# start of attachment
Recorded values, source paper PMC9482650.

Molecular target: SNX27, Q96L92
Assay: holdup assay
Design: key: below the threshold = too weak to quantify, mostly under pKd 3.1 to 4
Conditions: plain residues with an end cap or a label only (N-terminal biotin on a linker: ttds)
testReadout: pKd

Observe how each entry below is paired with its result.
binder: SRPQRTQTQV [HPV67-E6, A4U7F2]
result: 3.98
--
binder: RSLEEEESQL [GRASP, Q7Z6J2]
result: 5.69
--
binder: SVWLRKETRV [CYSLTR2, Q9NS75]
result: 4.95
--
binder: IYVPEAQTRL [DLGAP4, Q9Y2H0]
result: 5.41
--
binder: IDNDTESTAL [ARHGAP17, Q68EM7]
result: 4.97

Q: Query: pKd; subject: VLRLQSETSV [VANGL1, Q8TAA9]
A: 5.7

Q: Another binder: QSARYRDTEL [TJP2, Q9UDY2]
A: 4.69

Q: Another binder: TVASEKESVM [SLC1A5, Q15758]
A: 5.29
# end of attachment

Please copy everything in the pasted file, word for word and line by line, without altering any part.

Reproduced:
Recorded values, source paper PMC9482650.

Molecular target: SNX27, Q96L92
Assay: holdup assay
Design: key: below the threshold = too weak to quantify, mostly under pKd 3.1 to 4
Conditions: plain residues with an end cap or a label only (N-terminal biotin on a linker: ttds)
testReadout: pKd

Observe how each entry below is paired with its result.
binder: SRPQRTQTQV [HPV67-E6, A4U7F2]
result: 3.98
--
binder: RSLEEEESQL [GRASP, Q7Z6J2]
result: 5.69
--
binder: SVWLRKETRV [CYSLTR2, Q9NS75]
result: 4.95
--
binder: IYVPEAQTRL [DLGAP4, Q9Y2H0]
result: 5.41
--
binder: IDNDTESTAL [ARHGAP17, Q68EM7]
result: 4.97

Q: Query: pKd; subject: VLRLQSETSV [VANGL1, Q8TAA9]
A: 5.7

Q: Another binder: QSARYRDTEL [TJP2, Q9UDY2]
A: 4.69

Q: Another binder: TVASEKESVM [SLC1A5, Q15758]
A: 5.29